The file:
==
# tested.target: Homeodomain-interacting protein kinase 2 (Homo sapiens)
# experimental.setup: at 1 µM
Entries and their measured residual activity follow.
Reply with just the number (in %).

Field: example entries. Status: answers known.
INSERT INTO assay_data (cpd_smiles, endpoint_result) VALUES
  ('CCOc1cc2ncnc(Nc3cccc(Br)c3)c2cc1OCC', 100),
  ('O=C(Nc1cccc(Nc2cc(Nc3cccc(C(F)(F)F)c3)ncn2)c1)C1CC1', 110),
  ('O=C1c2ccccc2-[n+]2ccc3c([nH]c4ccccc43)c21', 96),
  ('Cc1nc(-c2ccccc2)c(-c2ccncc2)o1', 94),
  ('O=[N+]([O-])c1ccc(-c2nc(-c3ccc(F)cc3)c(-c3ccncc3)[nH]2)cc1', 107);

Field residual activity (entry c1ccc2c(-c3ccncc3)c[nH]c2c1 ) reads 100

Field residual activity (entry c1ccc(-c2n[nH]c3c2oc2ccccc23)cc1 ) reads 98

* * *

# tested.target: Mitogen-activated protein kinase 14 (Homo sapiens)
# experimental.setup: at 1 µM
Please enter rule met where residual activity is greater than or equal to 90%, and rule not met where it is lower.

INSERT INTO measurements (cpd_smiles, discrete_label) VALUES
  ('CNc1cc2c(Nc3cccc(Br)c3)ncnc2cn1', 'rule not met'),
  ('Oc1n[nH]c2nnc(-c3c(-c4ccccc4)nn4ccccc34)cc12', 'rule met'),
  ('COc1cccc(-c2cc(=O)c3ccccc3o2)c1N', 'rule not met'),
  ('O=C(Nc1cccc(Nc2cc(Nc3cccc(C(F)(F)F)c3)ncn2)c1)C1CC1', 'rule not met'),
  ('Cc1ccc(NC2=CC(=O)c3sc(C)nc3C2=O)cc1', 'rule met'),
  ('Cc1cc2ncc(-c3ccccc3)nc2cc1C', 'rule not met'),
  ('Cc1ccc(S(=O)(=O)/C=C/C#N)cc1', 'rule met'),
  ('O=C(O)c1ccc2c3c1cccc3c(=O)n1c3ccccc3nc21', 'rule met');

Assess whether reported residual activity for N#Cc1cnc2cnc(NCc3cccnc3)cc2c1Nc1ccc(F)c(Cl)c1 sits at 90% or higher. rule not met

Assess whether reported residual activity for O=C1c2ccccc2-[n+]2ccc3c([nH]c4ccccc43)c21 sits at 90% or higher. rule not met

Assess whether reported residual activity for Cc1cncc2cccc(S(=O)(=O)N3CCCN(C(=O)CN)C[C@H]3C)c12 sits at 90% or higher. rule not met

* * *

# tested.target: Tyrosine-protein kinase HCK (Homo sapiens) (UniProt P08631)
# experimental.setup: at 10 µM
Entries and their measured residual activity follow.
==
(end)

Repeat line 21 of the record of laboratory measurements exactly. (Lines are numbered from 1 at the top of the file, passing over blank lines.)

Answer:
  ('COc1cccc(-c2cc(=O)c3ccccc3o2)c1N', 'rule not met'),